I called once to pay my bill with the automated service, but it wasn’t working. The rep I was directed to asked me in the beginning of the call if he could use my information to try and sell me things later. (He sugar coated it, but that’s what he was asking.) I said no, I went on to pay my bill. And guess what happened at the end of the call? Yep, a sales pitch. Not to mention after every sentence the rep had to say something like “I do appreciate that information, Miss Kleiman.” or “Thank you very much Miss Kleiman.” “I’m very happy to assist you today with that issue Miss Kleiman.” Enough already!
I could go on more, but I won’t (: I feel your pain!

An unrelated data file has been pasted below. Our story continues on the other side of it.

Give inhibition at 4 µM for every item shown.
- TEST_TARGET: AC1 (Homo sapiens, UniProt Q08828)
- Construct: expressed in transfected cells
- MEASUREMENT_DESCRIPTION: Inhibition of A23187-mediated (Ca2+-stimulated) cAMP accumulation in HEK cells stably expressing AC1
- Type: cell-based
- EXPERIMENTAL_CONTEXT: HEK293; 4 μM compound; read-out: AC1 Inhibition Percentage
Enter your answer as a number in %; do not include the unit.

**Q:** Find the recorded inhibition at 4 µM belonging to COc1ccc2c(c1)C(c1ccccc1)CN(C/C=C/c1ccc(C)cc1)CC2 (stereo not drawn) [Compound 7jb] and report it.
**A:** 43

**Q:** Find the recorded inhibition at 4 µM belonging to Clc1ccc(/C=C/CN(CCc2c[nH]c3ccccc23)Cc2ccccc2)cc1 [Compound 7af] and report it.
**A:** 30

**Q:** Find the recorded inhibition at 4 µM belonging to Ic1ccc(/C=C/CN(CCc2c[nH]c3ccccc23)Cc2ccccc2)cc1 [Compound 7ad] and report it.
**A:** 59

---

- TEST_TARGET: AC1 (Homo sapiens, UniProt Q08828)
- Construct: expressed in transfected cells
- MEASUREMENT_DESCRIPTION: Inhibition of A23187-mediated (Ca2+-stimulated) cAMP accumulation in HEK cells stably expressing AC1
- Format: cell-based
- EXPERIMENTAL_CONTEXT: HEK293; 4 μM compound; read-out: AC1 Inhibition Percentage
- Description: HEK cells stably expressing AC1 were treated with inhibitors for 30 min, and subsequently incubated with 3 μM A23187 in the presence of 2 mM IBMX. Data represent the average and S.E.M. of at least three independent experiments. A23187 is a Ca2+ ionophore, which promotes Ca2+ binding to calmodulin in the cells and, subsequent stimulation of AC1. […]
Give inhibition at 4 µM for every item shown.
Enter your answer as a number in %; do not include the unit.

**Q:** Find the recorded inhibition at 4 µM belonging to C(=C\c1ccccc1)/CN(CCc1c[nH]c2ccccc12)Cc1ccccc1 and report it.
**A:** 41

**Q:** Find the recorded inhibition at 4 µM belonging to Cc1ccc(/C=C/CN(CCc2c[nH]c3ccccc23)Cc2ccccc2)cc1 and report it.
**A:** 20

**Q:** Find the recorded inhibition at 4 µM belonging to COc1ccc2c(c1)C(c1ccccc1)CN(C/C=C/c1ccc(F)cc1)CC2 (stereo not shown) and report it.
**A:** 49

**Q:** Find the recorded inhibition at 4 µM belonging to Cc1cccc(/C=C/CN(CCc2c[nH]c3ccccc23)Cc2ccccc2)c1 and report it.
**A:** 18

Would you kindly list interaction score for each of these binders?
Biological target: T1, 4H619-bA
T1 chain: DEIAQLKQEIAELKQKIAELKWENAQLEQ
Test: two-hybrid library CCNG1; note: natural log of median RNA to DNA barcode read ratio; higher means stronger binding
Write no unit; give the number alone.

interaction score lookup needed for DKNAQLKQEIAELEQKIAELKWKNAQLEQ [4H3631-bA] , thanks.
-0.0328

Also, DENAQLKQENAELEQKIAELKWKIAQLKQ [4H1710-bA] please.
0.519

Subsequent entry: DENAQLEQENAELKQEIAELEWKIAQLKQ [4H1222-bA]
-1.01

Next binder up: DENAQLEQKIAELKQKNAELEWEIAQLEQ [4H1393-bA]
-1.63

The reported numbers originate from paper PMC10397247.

Customers are never valued until they leave the company. We had Cablevision as a television provider for the past 20 years. When the country went digital we lost television in the rooms that didn’t have boxes. We contacted cablevision to get more boxes but they said that we needed to pay $10 per box. And only the person whose name was on the account could pick up the boxes and confirm that order charge (My mother) Now, we were paying $80 a month, and we were only receiving 40 basic stations (We weren’t getting IO, but apparently we were paying IO prices and had an IO box, but more on that in a minute), so, we switched fully over to verizon (who we already had for internet and telephone) We upgraded the system, and we got a HUGE reduction in our bill for having the triple play. The very next day after cancelling cablevision, we had solicitors and reps coming to our door essentially begging for us to come back, they wanted to offer us the full triple play plan, they wanted to pay for the verizon cancellation fee, I mean the works, but the gods honest truth is it was too little too late, and I told the reps that. They asked why did we chose verizon and to simply put it, I told them we were tired of the run around we were getting, paying top tier prices for 40 something stations, the rep said according to his records we should have had near 120+ stations, I told him we didn’t, he said that when they switched boxes, and increased their fees, something must have went wrong and that we should have called. I told him that when we did call, they only would talk to the person whose name was on the bill. Had it been my fathers name I could have lied, since it was my mothers, who is technically challenged and doesn’t know how to work dvd player, she wasnt going to make that phone call. Verizon was simple, easy to operate, I have never had a problem with their customer service outside of the initial set up of their services, and I am happy with them overall, they may cost a little more the cablevision, but I have yet to really get the run around with them like we had gotten with cablevision. Anyway, I found it laughable that cablevision only wanted to keep us as customers and fix our problems AFTER we dropped them. Thats the way it is everywhere. And dealing with faceless nameless reps from ANY company over the phone is awful, they are trained to simply yes you to death half the time until they deem you happy and satisfied or until someone with real authority can fix your problem.